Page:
January 1 Almost complete calm over the entire front in Italy. General Sir Richard McCreery’s Eighth Army is dug in along the Senio and General Lucien K. Truscott’s Fifth Army is ten miles from Bologna. General Heinrich von Vietinghoff uses this time to regroup and replenish the German Tenth and Fourteenth Armies.
January 15 Field Marshal Albert Kesselring resumes command of all German forces in Italy.
February 8 92nd Infantry Division conducts limited operations along the western coast of Italy.
February 20 US IV Corps, under the command of Major General Willis D. Crittenberger (made up of 1st Armored Division, 10th Mountain Division, 88th Infantry Division, 92nd Infantry Division, and South African 6th Armored Division), carries out limited attacks in order to consolidate positions west of Highway 64. This offensive wraps up five days later.
March 2 Italian Cremona combat group, coordinating with partisans from the 28th Garibaldi Brigade, initiates an offensive against Comacchio.
March 3 US IV Corps opens the second phase of a limited offensive in the hills northeast of Monte Torraccia and Monte Castello. This offensive concludes two days later. Members of the Jewish Brigade from Palestine, 5,000 strong, led by Brigadier Ernest Benjamin, and under overall British command, see their first action in Italy.
March 18 Battle of the Ligurian Sea, the last surface naval confrontation for the German Navy in World War II, takes place between 3 German ships (one destroyer and two torpedo boats) and two destroyers of the Royal Navy. Two of the three German ships are sunk.
March 23 General Heinrich von Vietinghoff replaces Field-Marshal Kesselring as Commander-in-Chief of all German forces in Italy (Army Group C). The 442nd Infantry Regiment, after several months of combat in France, returns to Italy via Marseille and is attached to the 92nd Infantry Division.
April 9 General McCreery’s British Eighth Army begins a massive offensive. They are able to establish bridgeheads over the Senio River in the Lugo sector and close to San Severo-Felisio; Germans are taken by surprise.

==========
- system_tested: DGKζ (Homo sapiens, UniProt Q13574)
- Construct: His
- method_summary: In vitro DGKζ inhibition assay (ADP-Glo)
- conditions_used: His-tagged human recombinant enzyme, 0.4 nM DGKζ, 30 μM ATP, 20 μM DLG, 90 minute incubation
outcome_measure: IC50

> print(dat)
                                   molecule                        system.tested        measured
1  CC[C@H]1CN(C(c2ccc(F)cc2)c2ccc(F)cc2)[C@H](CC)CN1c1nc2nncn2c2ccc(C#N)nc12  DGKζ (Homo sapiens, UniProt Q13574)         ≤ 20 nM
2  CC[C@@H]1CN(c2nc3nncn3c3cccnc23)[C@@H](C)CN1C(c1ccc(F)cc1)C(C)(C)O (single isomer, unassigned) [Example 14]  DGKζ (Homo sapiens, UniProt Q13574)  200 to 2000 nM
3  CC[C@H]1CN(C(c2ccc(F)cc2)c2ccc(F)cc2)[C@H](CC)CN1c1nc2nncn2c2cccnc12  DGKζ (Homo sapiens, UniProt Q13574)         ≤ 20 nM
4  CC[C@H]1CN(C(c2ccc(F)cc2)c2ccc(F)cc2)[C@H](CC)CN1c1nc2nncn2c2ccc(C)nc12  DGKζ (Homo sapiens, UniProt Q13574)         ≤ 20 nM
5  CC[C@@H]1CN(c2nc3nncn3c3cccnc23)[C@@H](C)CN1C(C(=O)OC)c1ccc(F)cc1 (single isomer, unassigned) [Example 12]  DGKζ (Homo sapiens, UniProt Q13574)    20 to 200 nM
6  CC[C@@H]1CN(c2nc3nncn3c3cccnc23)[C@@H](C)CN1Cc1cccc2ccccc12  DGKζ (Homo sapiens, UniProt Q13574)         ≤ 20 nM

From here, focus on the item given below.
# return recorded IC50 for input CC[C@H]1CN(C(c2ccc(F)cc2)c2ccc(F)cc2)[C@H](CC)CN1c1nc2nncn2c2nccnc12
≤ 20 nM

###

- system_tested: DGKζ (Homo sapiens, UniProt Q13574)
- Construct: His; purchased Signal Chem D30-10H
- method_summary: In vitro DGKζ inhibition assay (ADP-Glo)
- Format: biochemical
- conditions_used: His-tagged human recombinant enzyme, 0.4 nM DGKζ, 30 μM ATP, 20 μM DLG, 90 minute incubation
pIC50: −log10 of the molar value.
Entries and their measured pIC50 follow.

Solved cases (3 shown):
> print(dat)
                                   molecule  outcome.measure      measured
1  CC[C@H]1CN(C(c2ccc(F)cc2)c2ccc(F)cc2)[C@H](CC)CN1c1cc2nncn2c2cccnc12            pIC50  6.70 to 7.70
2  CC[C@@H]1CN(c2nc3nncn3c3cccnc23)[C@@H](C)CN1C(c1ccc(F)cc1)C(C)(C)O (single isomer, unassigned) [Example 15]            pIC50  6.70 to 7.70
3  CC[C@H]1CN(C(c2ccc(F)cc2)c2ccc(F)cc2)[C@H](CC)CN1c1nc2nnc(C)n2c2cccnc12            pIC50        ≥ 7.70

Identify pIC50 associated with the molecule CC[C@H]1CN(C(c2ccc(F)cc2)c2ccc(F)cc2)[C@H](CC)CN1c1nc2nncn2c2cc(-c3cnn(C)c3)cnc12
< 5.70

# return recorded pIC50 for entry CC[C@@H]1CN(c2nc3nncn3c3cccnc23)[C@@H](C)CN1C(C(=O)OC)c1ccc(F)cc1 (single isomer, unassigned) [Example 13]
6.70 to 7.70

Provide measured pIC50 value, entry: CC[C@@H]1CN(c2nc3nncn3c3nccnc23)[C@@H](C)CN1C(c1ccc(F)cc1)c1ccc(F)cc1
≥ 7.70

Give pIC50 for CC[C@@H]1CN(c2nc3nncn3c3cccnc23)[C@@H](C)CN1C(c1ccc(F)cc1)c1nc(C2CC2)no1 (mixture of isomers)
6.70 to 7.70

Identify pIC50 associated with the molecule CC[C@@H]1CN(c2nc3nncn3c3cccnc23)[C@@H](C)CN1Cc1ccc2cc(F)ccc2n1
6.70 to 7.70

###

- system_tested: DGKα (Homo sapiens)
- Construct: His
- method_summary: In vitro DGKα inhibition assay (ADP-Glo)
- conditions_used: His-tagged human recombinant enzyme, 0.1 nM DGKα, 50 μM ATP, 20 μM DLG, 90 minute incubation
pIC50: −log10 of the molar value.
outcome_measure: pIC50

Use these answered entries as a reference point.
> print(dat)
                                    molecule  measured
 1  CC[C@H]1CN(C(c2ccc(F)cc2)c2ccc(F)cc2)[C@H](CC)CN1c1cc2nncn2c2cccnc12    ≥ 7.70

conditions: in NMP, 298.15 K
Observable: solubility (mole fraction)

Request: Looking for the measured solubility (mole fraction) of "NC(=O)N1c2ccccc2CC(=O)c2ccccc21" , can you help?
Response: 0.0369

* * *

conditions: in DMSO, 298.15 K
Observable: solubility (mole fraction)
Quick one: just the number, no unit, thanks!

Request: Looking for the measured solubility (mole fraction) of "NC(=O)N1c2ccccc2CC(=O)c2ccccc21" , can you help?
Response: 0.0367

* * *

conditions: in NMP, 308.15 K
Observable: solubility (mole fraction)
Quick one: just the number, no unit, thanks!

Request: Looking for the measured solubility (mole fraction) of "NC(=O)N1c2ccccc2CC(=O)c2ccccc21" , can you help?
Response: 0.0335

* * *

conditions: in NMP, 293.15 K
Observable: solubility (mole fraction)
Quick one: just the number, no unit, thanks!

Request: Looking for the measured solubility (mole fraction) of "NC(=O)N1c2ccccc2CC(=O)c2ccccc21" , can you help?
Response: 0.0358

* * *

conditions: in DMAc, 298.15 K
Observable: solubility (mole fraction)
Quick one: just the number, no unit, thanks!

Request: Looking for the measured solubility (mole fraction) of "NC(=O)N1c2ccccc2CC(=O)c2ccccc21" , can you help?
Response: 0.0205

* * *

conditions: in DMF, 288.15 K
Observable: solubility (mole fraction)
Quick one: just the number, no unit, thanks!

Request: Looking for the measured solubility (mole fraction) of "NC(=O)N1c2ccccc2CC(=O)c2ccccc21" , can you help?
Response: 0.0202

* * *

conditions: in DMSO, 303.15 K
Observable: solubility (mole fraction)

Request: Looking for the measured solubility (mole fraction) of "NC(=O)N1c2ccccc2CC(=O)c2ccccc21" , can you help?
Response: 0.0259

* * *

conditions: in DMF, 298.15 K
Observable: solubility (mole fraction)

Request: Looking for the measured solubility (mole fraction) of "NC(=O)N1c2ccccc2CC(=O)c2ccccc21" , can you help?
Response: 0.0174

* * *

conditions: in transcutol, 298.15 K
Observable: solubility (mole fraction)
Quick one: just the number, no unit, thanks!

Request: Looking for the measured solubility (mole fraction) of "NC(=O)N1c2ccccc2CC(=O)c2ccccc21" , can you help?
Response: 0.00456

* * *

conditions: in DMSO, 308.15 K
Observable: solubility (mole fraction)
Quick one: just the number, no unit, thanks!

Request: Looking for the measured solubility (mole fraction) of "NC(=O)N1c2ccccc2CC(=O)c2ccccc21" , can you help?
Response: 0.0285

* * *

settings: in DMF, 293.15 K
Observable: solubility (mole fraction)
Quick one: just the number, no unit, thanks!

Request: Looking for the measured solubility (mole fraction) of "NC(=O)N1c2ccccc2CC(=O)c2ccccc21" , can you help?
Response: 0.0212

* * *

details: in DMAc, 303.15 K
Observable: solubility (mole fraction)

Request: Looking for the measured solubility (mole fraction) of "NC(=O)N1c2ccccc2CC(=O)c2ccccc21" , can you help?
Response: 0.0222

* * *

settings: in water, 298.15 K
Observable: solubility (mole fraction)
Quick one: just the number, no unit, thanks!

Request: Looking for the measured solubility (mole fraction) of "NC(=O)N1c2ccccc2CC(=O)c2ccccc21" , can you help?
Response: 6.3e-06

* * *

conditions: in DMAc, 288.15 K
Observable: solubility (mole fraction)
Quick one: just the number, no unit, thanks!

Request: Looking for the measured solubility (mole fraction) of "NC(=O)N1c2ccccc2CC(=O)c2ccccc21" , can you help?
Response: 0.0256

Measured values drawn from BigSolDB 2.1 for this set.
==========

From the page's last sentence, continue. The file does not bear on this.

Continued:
April 10 The US 92nd Infantry Division enters Massa.
April 14 After multiple postponements due to bad weather, the US Fifth Army launches its final offensive of the war. Operations by US Major General Geoffrey Keyes’s II Corps toward Bologna are backed by the Italian Legnano Combat Group.
April 18 The US 10th Mountain Division reaches the Sulmonte-San Chierlo region, capturing around 3,000 German prisoners.
April 21 Bologna is liberated by Polish and American troops, as well as by Italian combat forces and partisans.
April 22 Men of the US 85th Infantry Division’s 310th Engineer Battalion (US II Corps) save the Panaro River bridge at Camposanto from destruction, secure it, and repel German attempts to retake the bridge.
April 23 Allied push to the Po River nets some 100,000 Axis prisoners.
April 24 All of the US Fifth Army reaches the Po River by this date. Over the next two days Fifth Army forces push out from Po bridgeheads and split Axis forces in northern Italy in two.
April 25 Volunteer Corps for Freedom calls for a general uprising in northern Italy. Members of the CLN meet with Mussolini in Milan and demand his unconditional surrender. The 88th Infantry Division liberates Verona.
April 27 The 92nd Infantry Division reaches Genoa.
April 28 Mussolini and mistress Clara Petacci are arrested near Lake Como and executed. Their bodies, along with those of several functionaries of the Salò Republic, are hung upside down at the Piazzale Loreto in Milan. Venice falls to the Allies. The CLNAI takes provisional power in northern Italy.
April 29 At Caserta, representatives of General Vietinghoff, commander of German Army Group C, agrees to the unconditional surrender of all German forces in Italy. British, US, and Soviet officers are present. The US 1st Armored Division reaches Lake Como.
April 30 Adolf Hitler commits suicide in his bunker in Berlin.
May 2 Surrender signed by General Vietinghoff goes into effect. 2nd New Zealand Division takes Trieste.
May 8 Victory in Europe Day.
CASUALTIES FOR THE ALLIED CAMPAIGN IN ITALY:
312,000 total Allied casualties (excluding Italian partisans)
19,475 American servicemembers killed
12,411 British, and Commonwealth, Free French and French colonial, Polish, and Brazilian troops, Italian Service Unit members, and Jewish Brigade volunteers from Palestine (who served under British command) killed
54,700 Italian partisans killed (44,720 Italian partisans in combat, 9,980 in Axis reprisals)
45,000 Italian servicemembers taken prisoner by the Germans in 1943 (out of a total of 600,000), and renamed “internees,” perish in German captivity.
120,060 Italian civilians killed between September 1943 and May 1945
434,000 German casualties (including 48,000 killed, 214,000 missing)
Sources consulted for these numbers:
Pavone, Claudio. A Civil War: A History of the Italian Resistance. Edited by Stanislao Pugliese. Translated by Peter Levy with the assistance of David Broder. London: Verso, 2013.
Popa, Thomas A. US Army Campaigns of World War II: Po River. United States Army Center for Military History.
United States Holocaust Memorial Museum. Encyclopedia of Camps and Ghettos, Vol. 4: Camps and Other Detention Facilities under the Wehrmacht. Edited by Geoffrey Megargee, Rüdiger Overmans, and Wolfgang Vogts. Bloomington: Indiana University Press 2022.